One of my go-to tools for finding interesting informational texts is Newsela, and it has taken my district by storm. What’s so great about Newsela?
- Adaptation of Lexile Level
The biggest selling point for Newsela is that it adapts the text complexity of recent news stories to five different Lexile levels. Oftentimes the lowest Lexile will correlate with around a 3rd grade reading level, while the highest (generally the original article) will be about a 12th grade reading level. These various levels allow for scaffolding during close reading (by providing students access to easier text to clarify understanding of more difficult text), student self-selection of reading level, and the potential of adapting texts inconspicuously for different reading groups. Newsela helps us meet the maxim of “differentiation with dignity.”
2. Engaging and Recent Stories
Newsela posts new stories the day after they are in print in their original publications. Is there a story captivating the nation? There is a good chance you will find it on Newsela the next day. The stories come from reputable sources as well. Just a cursory glance today showed me articles from Scientific American, The Seattle Times, The Los Angeles Times, and Herchinger Report.
3. Content for Most Disciplines
Here is a list of categories you can search on the menu bar. War & Peace. Science. Kids. Money. Law. Health. Arts. Sports.
There is a nice variety. I have seen teachers artfully use Newsela in English language arts, biology, earth science, chorus, dance, financial math, and Spanish. Yes, Spanish! That brings me to my next point.
4. Articles Available in Spanish
A new feature of Newsela is that some articles are available in Spanish. In addition, the reading level of each article can be adapted in Spanish. This option not only benefits native Spanish-speaking students as a form of scaffolding, but it also provides adjustable content reading for the Spanish content area.
5. CCSS-Aligned Assessments
Most articles also feature a multiple-choice quiz that is aligned to the CCSS Reading Information Standards. There is also a writing component. English language arts teachers, especially, can choose articles by standards that they would like to measure in formative assessments. If your school opts for the Pro version, you can track student performance over time, but for those using the free version, printed quizzes could still give you information. One caveat here. Newsela does not teach these skills; that is the job of the teacher. But, Newsela does offer some cool tools to help you teach comprehension. Check out Point 6.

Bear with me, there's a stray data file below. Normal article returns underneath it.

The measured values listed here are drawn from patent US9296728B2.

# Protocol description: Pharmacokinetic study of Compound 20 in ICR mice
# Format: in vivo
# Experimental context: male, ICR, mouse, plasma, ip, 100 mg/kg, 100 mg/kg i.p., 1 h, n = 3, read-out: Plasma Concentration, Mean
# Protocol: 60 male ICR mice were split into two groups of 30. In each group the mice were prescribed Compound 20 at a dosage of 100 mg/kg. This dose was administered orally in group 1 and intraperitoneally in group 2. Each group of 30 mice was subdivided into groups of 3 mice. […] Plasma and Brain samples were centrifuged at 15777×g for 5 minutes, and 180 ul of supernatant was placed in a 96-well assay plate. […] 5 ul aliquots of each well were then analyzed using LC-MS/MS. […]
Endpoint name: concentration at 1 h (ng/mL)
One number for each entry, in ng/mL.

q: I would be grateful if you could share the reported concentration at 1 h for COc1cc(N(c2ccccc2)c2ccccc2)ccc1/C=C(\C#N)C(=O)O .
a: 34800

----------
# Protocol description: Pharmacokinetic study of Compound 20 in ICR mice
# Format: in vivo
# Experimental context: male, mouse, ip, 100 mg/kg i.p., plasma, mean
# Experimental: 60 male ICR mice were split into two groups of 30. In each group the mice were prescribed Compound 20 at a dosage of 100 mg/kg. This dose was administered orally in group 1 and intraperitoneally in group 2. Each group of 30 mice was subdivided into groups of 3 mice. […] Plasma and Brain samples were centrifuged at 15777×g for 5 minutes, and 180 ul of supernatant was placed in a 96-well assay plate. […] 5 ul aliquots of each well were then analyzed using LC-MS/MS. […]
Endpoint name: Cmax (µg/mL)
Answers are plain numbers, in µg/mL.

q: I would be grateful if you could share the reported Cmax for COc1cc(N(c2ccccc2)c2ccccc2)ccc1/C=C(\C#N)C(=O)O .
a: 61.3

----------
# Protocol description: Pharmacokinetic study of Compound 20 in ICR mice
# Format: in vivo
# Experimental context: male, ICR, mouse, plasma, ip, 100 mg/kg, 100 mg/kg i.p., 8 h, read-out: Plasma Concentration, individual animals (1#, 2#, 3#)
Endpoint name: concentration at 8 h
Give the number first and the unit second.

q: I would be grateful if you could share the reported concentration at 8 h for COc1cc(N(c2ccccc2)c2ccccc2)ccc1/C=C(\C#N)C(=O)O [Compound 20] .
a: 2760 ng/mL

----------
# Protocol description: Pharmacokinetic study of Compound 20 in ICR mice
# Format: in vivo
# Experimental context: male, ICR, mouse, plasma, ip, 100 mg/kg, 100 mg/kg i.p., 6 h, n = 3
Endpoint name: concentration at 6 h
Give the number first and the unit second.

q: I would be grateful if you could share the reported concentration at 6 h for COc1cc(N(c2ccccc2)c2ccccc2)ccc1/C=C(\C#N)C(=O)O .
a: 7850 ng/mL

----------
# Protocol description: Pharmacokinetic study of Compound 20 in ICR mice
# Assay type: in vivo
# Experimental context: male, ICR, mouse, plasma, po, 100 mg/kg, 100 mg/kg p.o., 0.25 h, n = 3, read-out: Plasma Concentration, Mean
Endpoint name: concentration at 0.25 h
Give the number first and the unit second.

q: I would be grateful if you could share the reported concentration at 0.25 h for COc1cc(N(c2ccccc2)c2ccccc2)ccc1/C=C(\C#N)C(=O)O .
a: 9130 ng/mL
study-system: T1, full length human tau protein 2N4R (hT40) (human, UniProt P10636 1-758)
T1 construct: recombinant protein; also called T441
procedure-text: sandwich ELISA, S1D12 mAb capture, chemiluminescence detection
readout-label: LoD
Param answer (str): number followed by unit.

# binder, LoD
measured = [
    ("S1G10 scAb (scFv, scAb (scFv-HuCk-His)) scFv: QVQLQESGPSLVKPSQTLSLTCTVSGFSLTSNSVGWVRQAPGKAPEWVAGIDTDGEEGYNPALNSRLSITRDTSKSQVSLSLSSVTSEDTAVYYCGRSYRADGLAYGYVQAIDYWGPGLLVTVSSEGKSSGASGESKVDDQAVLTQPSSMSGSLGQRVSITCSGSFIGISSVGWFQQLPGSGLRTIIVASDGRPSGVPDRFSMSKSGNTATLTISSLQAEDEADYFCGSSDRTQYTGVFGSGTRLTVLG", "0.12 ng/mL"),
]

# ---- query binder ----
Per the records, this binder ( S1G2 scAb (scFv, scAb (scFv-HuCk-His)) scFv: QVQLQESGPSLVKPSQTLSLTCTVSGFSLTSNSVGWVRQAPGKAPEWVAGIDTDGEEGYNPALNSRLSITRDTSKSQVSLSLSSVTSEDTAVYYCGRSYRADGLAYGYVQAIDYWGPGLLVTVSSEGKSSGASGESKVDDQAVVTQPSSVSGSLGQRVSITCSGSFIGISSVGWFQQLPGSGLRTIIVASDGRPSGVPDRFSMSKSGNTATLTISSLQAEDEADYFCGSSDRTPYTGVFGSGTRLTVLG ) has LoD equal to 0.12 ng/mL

6. Digital Highlighting and Annotation
The teacher and students can highlight text on the free version of Newsela. They can also have two-way annotation conversations. These are useful tools for helping students monitor comprehension as they read or for having them read for a purpose aligned with your lesson’s learning targets.
7. Text Sets
You can search for text sets (pre-compiled sets of articles related to a unifying topic). English teachers love the Text Sets for Literature, which allows them to pair informational texts with canonical texts in order explore novels’ themes in a modern, real-world context. Examples of novel-themed text sets include The Giver, Of Mice and Men, and Macbeth. There are also text sets related to other content areas. Some example text sets include “Animal Einsteins” and “Bringing an End to Bullying” (awesome way for a counselor to use Newsela!).
If you haven’t used Newsela before, I encourage you to start exploring their site today. If you are already a Newsela user, I’d enjoy hearing what you love about Newsela in the comments.